The engine rebuild require the removal and replacement of the cylinder sleeves. With the cylinder sleeves removed I found the engine water jacket for the number 4 cylinder to be packed with scale and rust. Which needed to be removed.

With the inside of the water jacket cleaned I was able to start reassembling the engine. A view of an old cylinder sleeve on the left and a new cylinder sleeve on the right.

With the engine rebuild complete a new coat of gray paint was applied.

A new coat of red paint was applied to the sheet metal and missing parts replaced. The restored Ferguson TO-35 was displayed at the tractor show in Rome, PA this past weekend.

24 June 2015

Milkweed - Part 3

This is part #3 of some of the butterflies, bees and other insects attracted to milkweed flowers.

The milkweed patch was buzzing with honey bees ...

and other insects ...


23 June 2015

Milkweed - Part 2

This is part #2 of some of the butterflies and bees attracted to milkweed flowers

22 June 2015

Milkweed - Part 1

A patch of milkweed on our property is starting to blossom and insects of all type are swarming around as the flowers bloom.

It's easy to spot the many Great Spangled Fritillary (Speyeria cybele) butteries on the milkweed. A dozen or more Fritillary butterflies were activity working on this patch. When most people think of butterflies and milkweed, they think of Monarch butterflies. Since the Monarchs migrate up from the south each year they won't be here until later in the summer.

Along with the butteries there were countless bees buzzing around the milkweed flowers.

Not all insects are after the milkweed flowers, the Swamp Milkweed Leaf Beetle (Labidomera clivicollis) eat the leaves of the milkweed.

20 June 2015

Wildflower - Beardtongue

With this spring's weather being a hot/dry May and a cool/wet June, the neighborhood wildflowers are reacting differently than in past years. This year there is an abundance of Beardtongue (Penstamon digitalis) in the fields. Beardtongue grows 2-4 feet tall in fields and the white stalks of flowers stand out against the background of green grass.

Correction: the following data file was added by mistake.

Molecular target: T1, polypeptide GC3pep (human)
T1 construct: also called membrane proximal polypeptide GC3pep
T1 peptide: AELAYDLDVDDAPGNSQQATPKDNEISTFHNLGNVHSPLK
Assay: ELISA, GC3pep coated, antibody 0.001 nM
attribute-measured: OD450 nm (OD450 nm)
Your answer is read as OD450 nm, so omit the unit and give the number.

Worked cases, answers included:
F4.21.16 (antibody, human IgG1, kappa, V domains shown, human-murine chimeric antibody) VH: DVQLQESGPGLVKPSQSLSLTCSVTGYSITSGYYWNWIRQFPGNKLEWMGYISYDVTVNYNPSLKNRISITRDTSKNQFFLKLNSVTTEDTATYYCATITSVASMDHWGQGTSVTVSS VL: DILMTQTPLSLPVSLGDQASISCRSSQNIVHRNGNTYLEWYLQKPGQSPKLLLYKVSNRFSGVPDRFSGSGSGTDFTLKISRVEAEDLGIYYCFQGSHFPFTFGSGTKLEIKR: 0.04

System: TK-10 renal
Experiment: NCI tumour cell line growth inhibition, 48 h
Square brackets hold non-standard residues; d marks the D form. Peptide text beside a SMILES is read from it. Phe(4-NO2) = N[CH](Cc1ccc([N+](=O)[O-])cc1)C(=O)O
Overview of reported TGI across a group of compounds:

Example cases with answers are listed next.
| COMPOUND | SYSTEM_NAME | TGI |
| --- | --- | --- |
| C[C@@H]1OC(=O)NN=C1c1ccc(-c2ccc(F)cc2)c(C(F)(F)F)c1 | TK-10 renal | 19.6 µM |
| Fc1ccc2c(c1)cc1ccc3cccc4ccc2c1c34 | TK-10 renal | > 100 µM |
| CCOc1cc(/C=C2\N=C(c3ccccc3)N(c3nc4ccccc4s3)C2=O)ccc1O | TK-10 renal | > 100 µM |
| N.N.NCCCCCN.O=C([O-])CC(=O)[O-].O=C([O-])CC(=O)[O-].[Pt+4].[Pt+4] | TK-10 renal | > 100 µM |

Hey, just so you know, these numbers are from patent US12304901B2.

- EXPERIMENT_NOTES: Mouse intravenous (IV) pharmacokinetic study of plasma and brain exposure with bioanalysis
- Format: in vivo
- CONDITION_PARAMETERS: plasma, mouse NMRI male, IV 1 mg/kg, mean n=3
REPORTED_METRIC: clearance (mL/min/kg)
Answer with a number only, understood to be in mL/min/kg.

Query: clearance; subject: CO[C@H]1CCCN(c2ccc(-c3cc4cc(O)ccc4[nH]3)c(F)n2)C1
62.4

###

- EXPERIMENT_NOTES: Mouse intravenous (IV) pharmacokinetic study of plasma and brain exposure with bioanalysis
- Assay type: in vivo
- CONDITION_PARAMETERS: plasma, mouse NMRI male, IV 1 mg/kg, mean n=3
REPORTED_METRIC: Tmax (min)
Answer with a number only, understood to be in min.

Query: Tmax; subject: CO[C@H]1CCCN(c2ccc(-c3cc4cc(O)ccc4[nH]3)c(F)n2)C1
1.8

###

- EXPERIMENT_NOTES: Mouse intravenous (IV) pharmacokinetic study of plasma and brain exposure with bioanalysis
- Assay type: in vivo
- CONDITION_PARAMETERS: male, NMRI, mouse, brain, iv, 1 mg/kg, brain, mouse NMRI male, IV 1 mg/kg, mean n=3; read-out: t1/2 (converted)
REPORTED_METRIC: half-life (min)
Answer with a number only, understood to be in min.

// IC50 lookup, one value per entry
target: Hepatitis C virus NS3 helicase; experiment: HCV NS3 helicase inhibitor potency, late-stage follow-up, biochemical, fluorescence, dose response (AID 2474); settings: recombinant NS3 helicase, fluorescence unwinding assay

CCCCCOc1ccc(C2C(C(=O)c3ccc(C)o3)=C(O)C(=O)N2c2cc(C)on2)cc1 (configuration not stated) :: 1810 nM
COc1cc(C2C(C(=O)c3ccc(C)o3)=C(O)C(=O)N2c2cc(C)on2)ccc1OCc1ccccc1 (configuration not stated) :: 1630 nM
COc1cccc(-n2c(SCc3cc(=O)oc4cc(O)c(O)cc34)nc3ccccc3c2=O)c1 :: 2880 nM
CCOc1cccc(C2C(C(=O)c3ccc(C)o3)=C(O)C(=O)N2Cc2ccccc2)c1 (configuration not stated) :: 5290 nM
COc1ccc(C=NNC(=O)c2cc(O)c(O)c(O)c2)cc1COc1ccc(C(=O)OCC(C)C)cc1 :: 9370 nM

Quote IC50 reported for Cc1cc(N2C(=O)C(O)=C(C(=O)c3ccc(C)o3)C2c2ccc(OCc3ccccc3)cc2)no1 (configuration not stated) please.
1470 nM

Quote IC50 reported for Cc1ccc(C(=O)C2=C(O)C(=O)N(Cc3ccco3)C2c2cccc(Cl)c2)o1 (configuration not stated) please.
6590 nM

The Beardtongue flowers are named for the tuft of hairs on one of the stamens that lies on the bottom of the inside of the tubular flower, and looks a bit like a hairy tongue.

18 June 2015

Young Turkeys

I got my first glimpse of some of this year's young turkey poults (chicks). I happened to see an adult hen turkey try to hide in some short grass and after a few minutes she started to walk away and revealed some very small poults.

As the turkeys approached some brush, many of the small poults (about the size of a robin) took to flight and landed in the bushes. The hen remained in the field and continued to walk along the edge of the field softly calling to the poults.

I was able stand 20 to 30 yards from the hen for about 20 minutes as she gathered the young poults. At one point one of the poults flew out of the bushes and flew within 15 feet of me before landing in the field. Eventually the hen collected her young ones and calmly walked over a knoll and out of sight.

16 June 2015

Fawns, they grow so quick

I found this pair of fawns behind our barn. The wobbly legged fawns of a couple of weeks ago are now seen out in the open fields with their mothers and bouncing around like coiled springs. The mother calmly grazes as the fawns kick up their heels (hooves) and test their legs.

After a strenuous workout it's time for a quick drink.

14 June 2015


While driving to our cabin I found group of turkey buzzards (Cathartes aura), also known as turkey vultures, perched on fence posts along the driveway. Groups of perched vultures are called a wake. In flight, a flock of vultures is a kettle.

Turkey buzzards are very often seen perched with their wings spread after rain storms and dewy mornings to dry their wings and hereby gain lift for take offs.

This guy stayed around after his friends left to watch me. We have a few buzzards that return each year and hang around our barn to use the silo as a perch.

12 June 2015

Baltimore Checkerspot Caterpillar

While looking in the fields near our cabin for fawns, I found my first Baltimore Checkerspot caterpillar for this year. This caterpillar may look mean, but it is harmless. This caterpillar will soon turn into the Baltimore Checkerspot butterfly, the state butterfly of Maryland, and hopefully I'll be able to get some photos of it.

11 June 2015

Feed Me !!!

A few days ago, this huge mouth was just one of four blue eggs in a nest.

Today the small nest is full of hungry redwing blackbird chicks.

The parents of the chicks weren't happy that I found the nest and "dive bombed" me several times while I was taking the family photo.